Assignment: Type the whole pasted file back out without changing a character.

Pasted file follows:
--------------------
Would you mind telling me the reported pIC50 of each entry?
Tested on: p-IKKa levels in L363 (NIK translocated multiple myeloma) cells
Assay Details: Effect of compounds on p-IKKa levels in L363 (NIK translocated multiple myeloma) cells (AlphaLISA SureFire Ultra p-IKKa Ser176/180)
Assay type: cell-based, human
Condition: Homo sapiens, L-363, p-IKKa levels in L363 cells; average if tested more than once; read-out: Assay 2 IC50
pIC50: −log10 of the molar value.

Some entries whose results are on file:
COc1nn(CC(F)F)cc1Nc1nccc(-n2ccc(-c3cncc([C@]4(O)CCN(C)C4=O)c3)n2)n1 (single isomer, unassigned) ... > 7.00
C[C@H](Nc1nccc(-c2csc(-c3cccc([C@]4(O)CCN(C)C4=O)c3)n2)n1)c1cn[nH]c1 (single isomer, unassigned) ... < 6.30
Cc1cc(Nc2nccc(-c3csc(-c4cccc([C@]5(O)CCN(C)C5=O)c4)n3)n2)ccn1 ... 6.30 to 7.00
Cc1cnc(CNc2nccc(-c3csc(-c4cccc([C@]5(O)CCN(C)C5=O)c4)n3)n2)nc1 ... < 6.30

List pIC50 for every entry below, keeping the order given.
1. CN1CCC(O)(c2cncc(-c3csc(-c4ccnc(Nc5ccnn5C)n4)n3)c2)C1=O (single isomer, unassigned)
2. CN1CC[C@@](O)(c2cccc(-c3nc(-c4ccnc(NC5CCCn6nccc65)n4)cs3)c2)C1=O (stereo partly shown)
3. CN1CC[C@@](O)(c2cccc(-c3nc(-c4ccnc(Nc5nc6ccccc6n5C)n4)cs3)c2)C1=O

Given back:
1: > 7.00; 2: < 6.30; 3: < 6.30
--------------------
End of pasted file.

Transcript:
Would you mind telling me the reported pIC50 of each entry?
Tested on: p-IKKa levels in L363 (NIK translocated multiple myeloma) cells
Assay Details: Effect of compounds on p-IKKa levels in L363 (NIK translocated multiple myeloma) cells (AlphaLISA SureFire Ultra p-IKKa Ser176/180)
Assay type: cell-based, human
Condition: Homo sapiens, L-363, p-IKKa levels in L363 cells; average if tested more than once; read-out: Assay 2 IC50
pIC50: −log10 of the molar value.

Some entries whose results are on file:
COc1nn(CC(F)F)cc1Nc1nccc(-n2ccc(-c3cncc([C@]4(O)CCN(C)C4=O)c3)n2)n1 (single isomer, unassigned) ... > 7.00
C[C@H](Nc1nccc(-c2csc(-c3cccc([C@]4(O)CCN(C)C4=O)c3)n2)n1)c1cn[nH]c1 (single isomer, unassigned) ... < 6.30
Cc1cc(Nc2nccc(-c3csc(-c4cccc([C@]5(O)CCN(C)C5=O)c4)n3)n2)ccn1 ... 6.30 to 7.00
Cc1cnc(CNc2nccc(-c3csc(-c4cccc([C@]5(O)CCN(C)C5=O)c4)n3)n2)nc1 ... < 6.30

List pIC50 for every entry below, keeping the order given.
1. CN1CCC(O)(c2cncc(-c3csc(-c4ccnc(Nc5ccnn5C)n4)n3)c2)C1=O (single isomer, unassigned)
2. CN1CC[C@@](O)(c2cccc(-c3nc(-c4ccnc(NC5CCCn6nccc65)n4)cs3)c2)C1=O (stereo partly shown)
3. CN1CC[C@@](O)(c2cccc(-c3nc(-c4ccnc(Nc5nc6ccccc6n5C)n4)cs3)c2)C1=O

Given back:
1: > 7.00; 2: < 6.30; 3: < 6.30